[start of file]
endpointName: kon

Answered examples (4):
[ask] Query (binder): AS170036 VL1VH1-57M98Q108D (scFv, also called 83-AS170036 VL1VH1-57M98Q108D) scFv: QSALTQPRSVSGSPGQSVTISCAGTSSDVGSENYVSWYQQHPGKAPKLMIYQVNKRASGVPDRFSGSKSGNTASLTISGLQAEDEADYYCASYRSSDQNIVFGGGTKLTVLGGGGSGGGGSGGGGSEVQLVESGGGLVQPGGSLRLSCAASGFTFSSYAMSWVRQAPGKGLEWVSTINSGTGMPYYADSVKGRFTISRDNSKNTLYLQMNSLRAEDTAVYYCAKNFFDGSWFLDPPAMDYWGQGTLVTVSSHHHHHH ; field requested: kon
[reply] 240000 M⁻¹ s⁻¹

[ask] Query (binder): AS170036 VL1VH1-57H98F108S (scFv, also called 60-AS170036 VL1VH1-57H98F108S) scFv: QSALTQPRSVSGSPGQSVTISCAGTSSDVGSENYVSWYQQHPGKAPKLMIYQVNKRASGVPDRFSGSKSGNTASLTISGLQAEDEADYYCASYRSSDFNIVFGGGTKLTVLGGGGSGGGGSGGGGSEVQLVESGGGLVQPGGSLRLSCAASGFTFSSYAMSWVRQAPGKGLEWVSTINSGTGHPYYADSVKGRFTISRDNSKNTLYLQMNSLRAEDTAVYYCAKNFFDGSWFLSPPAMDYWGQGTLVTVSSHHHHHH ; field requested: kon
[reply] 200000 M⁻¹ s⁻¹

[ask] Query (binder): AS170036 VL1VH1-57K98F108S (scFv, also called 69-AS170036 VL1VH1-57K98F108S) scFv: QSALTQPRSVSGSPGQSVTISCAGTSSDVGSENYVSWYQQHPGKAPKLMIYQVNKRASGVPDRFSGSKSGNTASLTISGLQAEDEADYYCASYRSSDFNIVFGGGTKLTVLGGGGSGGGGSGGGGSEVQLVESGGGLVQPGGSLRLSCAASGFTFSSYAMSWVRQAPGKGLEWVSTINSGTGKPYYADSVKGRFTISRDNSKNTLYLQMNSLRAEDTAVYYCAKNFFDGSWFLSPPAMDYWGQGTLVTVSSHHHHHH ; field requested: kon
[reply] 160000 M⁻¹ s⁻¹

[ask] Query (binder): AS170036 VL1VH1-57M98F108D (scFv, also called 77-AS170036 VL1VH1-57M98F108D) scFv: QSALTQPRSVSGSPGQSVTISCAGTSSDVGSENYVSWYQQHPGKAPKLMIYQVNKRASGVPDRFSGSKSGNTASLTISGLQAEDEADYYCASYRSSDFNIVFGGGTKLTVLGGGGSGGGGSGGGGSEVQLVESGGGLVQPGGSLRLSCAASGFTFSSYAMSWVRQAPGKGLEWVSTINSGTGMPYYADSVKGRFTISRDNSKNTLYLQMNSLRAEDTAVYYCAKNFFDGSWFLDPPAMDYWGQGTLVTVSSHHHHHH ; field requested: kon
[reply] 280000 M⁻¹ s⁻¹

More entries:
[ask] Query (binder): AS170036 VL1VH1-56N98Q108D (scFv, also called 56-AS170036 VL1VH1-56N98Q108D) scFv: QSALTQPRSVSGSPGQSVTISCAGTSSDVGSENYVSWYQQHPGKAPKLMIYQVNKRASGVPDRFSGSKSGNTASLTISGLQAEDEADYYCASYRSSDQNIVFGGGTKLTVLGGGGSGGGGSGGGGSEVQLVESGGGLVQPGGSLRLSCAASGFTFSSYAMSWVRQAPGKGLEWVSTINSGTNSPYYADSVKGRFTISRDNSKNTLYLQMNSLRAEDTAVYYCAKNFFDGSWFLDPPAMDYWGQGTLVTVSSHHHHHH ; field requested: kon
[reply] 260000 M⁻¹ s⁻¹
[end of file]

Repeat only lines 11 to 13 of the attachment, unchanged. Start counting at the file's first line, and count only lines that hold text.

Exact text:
More entries:
[ask] Query (binder): AS170036 VL1VH1-56N98Q108D (scFv, also called 56-AS170036 VL1VH1-56N98Q108D) scFv: QSALTQPRSVSGSPGQSVTISCAGTSSDVGSENYVSWYQQHPGKAPKLMIYQVNKRASGVPDRFSGSKSGNTASLTISGLQAEDEADYYCASYRSSDQNIVFGGGTKLTVLGGGGSGGGGSGGGGSEVQLVESGGGLVQPGGSLRLSCAASGFTFSSYAMSWVRQAPGKGLEWVSTINSGTNSPYYADSVKGRFTISRDNSKNTLYLQMNSLRAEDTAVYYCAKNFFDGSWFLDPPAMDYWGQGTLVTVSSHHHHHH ; field requested: kon
[reply] 260000 M⁻¹ s⁻¹